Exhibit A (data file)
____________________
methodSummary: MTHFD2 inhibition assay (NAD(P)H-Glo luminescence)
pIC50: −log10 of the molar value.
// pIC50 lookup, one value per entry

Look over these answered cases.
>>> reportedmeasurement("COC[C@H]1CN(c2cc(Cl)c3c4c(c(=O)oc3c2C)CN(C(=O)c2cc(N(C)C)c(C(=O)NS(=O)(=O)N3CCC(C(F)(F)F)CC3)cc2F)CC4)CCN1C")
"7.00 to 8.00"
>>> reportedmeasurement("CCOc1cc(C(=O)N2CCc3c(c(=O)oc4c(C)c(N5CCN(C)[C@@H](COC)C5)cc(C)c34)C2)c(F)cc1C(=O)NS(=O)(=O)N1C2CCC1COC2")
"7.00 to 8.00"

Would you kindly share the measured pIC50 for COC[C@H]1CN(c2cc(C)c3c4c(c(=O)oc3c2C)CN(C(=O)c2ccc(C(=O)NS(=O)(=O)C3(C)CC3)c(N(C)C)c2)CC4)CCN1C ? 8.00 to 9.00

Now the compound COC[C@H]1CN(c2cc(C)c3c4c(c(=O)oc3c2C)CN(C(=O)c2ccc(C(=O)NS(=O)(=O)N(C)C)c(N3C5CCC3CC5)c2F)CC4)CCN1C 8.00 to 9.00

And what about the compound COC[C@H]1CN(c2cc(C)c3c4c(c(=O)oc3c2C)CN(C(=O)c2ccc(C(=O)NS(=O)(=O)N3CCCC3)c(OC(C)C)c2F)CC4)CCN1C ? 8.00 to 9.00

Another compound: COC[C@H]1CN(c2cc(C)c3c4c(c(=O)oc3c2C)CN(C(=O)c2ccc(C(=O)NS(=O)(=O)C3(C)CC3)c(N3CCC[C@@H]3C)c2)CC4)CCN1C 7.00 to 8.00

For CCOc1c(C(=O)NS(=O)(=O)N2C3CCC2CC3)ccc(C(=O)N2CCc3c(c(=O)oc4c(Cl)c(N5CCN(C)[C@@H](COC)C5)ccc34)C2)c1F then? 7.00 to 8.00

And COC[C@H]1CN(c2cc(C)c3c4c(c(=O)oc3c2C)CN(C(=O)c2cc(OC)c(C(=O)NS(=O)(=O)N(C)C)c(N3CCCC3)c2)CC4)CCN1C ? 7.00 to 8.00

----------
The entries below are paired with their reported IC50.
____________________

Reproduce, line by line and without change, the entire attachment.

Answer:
methodSummary: MTHFD2 inhibition assay (NAD(P)H-Glo luminescence)
pIC50: −log10 of the molar value.
// pIC50 lookup, one value per entry

Look over these answered cases.
>>> reportedmeasurement("COC[C@H]1CN(c2cc(Cl)c3c4c(c(=O)oc3c2C)CN(C(=O)c2cc(N(C)C)c(C(=O)NS(=O)(=O)N3CCC(C(F)(F)F)CC3)cc2F)CC4)CCN1C")
"7.00 to 8.00"
>>> reportedmeasurement("CCOc1cc(C(=O)N2CCc3c(c(=O)oc4c(C)c(N5CCN(C)[C@@H](COC)C5)cc(C)c34)C2)c(F)cc1C(=O)NS(=O)(=O)N1C2CCC1COC2")
"7.00 to 8.00"

Would you kindly share the measured pIC50 for COC[C@H]1CN(c2cc(C)c3c4c(c(=O)oc3c2C)CN(C(=O)c2ccc(C(=O)NS(=O)(=O)C3(C)CC3)c(N(C)C)c2)CC4)CCN1C ? 8.00 to 9.00

Now the compound COC[C@H]1CN(c2cc(C)c3c4c(c(=O)oc3c2C)CN(C(=O)c2ccc(C(=O)NS(=O)(=O)N(C)C)c(N3C5CCC3CC5)c2F)CC4)CCN1C 8.00 to 9.00

And what about the compound COC[C@H]1CN(c2cc(C)c3c4c(c(=O)oc3c2C)CN(C(=O)c2ccc(C(=O)NS(=O)(=O)N3CCCC3)c(OC(C)C)c2F)CC4)CCN1C ? 8.00 to 9.00

Another compound: COC[C@H]1CN(c2cc(C)c3c4c(c(=O)oc3c2C)CN(C(=O)c2ccc(C(=O)NS(=O)(=O)C3(C)CC3)c(N3CCC[C@@H]3C)c2)CC4)CCN1C 7.00 to 8.00

For CCOc1c(C(=O)NS(=O)(=O)N2C3CCC2CC3)ccc(C(=O)N2CCc3c(c(=O)oc4c(Cl)c(N5CCN(C)[C@@H](COC)C5)ccc34)C2)c1F then? 7.00 to 8.00

And COC[C@H]1CN(c2cc(C)c3c4c(c(=O)oc3c2C)CN(C(=O)c2cc(OC)c(C(=O)NS(=O)(=O)N(C)C)c(N3CCCC3)c2)CC4)CCN1C ? 7.00 to 8.00

----------
The entries below are paired with their reported IC50.